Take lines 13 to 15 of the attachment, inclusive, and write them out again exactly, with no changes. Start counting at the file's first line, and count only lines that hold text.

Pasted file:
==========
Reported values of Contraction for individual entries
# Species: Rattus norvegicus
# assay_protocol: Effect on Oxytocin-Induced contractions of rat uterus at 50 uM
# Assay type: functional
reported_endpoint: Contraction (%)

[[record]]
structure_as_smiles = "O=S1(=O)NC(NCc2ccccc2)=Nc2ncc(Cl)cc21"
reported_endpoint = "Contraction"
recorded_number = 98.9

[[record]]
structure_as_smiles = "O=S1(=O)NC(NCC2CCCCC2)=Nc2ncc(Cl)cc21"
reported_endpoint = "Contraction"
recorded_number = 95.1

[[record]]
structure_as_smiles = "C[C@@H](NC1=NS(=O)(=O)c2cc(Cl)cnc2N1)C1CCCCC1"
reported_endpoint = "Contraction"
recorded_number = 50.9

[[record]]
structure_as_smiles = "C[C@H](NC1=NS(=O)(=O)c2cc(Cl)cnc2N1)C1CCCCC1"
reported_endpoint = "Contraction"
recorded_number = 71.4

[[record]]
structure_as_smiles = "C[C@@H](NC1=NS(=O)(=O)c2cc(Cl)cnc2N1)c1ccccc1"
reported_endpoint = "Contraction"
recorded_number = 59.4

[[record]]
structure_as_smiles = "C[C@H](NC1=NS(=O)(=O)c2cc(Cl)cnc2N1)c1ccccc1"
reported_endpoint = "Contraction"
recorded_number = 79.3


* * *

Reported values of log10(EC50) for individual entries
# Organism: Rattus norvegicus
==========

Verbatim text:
recorded_number = 95.1

[[record]]
structure_as_smiles = "C[C@@H](NC1=NS(=O)(=O)c2cc(Cl)cnc2N1)C1CCCCC1"